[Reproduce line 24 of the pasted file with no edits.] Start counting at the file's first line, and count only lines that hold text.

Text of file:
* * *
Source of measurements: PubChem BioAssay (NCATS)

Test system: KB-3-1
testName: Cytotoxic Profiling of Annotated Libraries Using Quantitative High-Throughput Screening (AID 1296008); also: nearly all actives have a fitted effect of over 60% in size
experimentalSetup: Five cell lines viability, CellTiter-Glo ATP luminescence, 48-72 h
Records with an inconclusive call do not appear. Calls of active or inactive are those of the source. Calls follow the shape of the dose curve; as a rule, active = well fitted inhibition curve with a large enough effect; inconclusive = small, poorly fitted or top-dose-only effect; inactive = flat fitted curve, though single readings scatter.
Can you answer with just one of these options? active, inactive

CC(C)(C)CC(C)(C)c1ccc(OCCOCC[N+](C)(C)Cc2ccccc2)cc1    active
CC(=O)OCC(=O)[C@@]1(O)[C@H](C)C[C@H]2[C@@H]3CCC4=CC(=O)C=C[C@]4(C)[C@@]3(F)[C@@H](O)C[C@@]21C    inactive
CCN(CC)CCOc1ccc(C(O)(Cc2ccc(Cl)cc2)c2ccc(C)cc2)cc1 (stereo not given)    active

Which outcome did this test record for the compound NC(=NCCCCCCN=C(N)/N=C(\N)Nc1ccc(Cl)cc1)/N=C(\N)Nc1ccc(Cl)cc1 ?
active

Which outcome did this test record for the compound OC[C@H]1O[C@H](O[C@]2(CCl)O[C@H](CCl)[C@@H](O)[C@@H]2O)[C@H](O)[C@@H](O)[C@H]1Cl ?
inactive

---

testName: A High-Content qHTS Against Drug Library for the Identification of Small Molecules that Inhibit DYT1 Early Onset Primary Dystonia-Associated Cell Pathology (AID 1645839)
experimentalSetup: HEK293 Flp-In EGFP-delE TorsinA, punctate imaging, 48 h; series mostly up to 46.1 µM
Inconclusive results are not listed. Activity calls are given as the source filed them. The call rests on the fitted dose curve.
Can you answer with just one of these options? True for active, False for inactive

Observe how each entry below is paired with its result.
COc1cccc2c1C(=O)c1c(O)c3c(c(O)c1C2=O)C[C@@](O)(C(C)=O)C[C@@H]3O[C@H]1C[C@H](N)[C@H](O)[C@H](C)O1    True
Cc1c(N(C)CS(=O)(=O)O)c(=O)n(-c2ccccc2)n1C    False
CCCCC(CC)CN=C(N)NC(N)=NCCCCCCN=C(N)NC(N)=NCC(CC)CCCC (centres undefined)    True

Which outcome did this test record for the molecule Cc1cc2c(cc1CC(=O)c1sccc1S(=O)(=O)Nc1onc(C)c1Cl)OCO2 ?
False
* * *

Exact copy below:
False